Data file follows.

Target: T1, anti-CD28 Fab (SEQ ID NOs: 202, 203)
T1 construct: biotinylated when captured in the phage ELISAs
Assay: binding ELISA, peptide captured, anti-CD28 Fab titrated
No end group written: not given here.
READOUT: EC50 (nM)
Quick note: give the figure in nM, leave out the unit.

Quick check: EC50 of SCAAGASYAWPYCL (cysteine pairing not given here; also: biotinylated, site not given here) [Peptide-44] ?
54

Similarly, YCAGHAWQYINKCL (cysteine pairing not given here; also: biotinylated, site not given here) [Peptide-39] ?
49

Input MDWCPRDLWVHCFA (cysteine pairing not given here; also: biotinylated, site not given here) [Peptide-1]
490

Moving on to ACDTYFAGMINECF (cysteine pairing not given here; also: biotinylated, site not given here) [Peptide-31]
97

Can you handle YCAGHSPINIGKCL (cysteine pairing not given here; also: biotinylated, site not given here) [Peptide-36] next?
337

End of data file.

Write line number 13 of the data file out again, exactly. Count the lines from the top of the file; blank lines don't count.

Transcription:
Moving on to ACDTYFAGMINECF (cysteine pairing not given here; also: biotinylated, site not given here) [Peptide-31]